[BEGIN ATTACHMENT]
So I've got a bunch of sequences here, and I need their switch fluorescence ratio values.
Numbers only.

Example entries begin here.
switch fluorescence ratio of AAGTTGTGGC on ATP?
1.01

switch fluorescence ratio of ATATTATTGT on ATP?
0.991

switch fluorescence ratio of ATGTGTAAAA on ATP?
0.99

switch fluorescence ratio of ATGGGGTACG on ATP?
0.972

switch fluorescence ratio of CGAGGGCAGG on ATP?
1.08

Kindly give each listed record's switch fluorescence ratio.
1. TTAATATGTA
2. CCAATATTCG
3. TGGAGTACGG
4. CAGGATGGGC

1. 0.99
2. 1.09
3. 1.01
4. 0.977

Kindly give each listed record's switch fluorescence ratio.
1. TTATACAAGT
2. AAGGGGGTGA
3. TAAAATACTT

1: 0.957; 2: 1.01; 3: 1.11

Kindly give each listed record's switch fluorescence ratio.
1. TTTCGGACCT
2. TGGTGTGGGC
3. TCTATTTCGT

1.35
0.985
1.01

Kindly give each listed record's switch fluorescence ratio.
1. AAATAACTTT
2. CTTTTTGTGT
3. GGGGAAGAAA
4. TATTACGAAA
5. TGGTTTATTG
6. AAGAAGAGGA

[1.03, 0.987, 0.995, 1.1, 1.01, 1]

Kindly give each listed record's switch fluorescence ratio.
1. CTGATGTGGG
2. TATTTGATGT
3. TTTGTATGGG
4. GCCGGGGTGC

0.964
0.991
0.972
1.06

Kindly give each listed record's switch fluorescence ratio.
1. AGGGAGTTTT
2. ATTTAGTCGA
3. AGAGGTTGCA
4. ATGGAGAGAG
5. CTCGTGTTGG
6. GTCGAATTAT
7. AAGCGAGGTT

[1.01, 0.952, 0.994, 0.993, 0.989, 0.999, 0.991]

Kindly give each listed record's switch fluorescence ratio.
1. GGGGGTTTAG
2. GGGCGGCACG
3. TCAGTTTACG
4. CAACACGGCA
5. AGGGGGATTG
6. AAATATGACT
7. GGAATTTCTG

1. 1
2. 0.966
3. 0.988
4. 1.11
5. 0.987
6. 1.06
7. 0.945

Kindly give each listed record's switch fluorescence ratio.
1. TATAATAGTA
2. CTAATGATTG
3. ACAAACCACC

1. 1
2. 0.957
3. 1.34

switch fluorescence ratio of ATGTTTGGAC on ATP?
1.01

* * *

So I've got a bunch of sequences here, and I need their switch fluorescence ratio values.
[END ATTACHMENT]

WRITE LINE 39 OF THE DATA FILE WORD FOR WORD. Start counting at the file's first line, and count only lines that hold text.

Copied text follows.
4. TATTACGAAA